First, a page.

At the time, composers who wanted to be taken seriously wrote serial atonalities in
the manner of Pierre Boulez, Karlheinz Stockhausen and Luciano Berio. Reich, who had
studied with Berio in California, dismissed these complexities as intrinsically
Eurocentric a solution to problems he did not recognise or share. He found the
lush romanticism of Mahler and Strauss equally alien to the busy, make-it rhythms of
American city life. Music, to Reich, began with the beat. His impulse to write it
began at 14 when a friend played him records of Bach's fifth Brandenburg Concerto
and Stravinsky's Rite of Spring. Soon after, he heard bebop Charlie Parker on sax
and Kenny Clarke on drums. 'Basically, I went into that room and never left it,'
By the mid-sixties, he was at the cutting edge of a counter-culture literally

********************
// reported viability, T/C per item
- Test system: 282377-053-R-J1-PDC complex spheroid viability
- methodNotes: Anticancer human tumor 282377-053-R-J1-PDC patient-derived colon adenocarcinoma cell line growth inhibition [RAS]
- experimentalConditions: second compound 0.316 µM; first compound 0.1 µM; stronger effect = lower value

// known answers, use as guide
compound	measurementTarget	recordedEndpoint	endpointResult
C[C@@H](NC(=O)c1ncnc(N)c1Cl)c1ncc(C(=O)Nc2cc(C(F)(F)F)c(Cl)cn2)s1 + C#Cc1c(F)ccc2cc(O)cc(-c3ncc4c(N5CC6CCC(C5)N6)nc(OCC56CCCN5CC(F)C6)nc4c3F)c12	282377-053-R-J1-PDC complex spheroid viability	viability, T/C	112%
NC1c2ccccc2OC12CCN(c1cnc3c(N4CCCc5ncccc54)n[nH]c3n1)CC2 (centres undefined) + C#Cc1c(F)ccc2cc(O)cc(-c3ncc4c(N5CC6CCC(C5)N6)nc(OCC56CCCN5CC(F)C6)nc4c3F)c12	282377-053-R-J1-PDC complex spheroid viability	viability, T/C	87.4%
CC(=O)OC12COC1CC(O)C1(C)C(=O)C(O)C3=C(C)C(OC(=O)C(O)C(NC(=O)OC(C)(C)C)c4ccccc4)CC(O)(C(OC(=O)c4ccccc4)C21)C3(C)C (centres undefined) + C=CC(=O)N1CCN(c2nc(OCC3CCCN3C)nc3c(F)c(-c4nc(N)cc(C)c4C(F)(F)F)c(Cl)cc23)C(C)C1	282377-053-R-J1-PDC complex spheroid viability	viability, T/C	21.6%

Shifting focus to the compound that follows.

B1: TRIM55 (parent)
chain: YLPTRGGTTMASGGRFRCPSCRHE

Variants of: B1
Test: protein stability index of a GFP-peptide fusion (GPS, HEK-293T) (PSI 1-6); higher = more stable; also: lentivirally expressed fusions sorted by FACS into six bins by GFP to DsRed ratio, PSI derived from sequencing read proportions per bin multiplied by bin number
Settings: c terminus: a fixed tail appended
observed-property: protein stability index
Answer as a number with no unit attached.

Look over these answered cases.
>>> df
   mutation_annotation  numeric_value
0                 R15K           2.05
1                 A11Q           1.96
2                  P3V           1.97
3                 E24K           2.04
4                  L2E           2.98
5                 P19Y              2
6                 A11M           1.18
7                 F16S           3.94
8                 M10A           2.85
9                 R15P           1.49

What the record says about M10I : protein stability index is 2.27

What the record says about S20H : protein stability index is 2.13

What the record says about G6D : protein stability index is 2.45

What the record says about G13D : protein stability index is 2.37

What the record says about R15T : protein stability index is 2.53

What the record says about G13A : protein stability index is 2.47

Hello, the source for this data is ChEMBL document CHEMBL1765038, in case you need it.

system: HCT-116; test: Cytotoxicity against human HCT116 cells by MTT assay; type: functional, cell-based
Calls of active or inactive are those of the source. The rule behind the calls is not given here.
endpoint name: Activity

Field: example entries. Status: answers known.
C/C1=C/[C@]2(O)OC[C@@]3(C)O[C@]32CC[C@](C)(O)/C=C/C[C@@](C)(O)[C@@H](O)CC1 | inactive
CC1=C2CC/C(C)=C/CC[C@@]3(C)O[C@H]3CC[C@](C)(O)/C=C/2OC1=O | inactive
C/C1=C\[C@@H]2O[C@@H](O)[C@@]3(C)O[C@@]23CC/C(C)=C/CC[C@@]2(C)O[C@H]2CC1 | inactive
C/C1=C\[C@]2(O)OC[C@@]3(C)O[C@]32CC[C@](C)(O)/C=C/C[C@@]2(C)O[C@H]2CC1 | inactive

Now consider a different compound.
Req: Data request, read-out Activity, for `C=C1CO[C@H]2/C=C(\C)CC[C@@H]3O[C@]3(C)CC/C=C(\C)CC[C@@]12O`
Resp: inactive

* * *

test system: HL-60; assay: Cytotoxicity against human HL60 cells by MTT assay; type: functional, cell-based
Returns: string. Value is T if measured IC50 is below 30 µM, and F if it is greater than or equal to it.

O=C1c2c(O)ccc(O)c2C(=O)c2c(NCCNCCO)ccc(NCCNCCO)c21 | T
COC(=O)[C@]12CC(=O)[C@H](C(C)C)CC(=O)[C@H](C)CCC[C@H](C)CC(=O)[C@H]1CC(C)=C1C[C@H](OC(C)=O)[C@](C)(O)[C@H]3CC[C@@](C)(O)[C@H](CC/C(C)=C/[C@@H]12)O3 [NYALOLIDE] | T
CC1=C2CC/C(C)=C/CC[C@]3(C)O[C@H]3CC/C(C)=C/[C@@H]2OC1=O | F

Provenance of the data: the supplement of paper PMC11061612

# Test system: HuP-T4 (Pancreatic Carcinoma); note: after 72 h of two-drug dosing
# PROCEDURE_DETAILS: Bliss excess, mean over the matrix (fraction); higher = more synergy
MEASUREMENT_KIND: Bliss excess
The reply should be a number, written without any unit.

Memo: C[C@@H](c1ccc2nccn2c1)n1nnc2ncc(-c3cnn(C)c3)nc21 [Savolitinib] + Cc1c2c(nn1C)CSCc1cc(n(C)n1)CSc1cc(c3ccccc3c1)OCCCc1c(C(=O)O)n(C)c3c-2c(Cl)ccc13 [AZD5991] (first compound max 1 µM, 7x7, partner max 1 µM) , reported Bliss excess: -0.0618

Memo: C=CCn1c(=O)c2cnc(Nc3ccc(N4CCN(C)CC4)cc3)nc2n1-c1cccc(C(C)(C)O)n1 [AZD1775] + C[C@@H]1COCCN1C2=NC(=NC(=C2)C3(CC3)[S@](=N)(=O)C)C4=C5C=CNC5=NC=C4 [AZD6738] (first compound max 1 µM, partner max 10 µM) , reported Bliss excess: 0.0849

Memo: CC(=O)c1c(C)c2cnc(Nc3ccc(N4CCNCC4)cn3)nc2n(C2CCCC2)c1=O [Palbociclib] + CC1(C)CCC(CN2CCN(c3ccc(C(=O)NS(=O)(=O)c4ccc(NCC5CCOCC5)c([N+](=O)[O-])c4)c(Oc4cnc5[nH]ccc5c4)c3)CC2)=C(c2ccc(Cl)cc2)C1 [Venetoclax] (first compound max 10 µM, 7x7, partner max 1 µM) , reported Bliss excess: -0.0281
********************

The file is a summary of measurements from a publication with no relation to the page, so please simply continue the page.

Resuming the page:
cutting up tapes he had made of speech phrases and stitching them into hypnotically
rhythmic loops that played in and out of phase with one another. The patterning
captivated the psychedelic types that hung around downtown art galleries. He tried
it out in live performance on two concert pianos, in Piano Phrase. At 30, Steve
Reich had invented a form of minimalism that would alter the course of music history
'Serialism is dead!' he now exults, ahead of the 70th birthday accolades. John Adams
and Michael Nyman have named Reich as their leading influence. Arvo Part is a
soulmate. Ever Berio got to like his music before he died. More than any living
composer, Steve Reich transformed the image of contemporary classical music from
painfully abstruse to potentially cool. Vinyl remixes of his early works can be
heard at many dance clubs (there's a new set out next month from Warner).
'There was a historical break in what I did,' he reflects, without braggardry. 'What
happened was a similar kind of house cleaning to what Johann Sebastian Bach did 300
years ago, going back to basics. I didn't envisage this when I was starting out. I
just had my nose to the grindstone and plugged away.'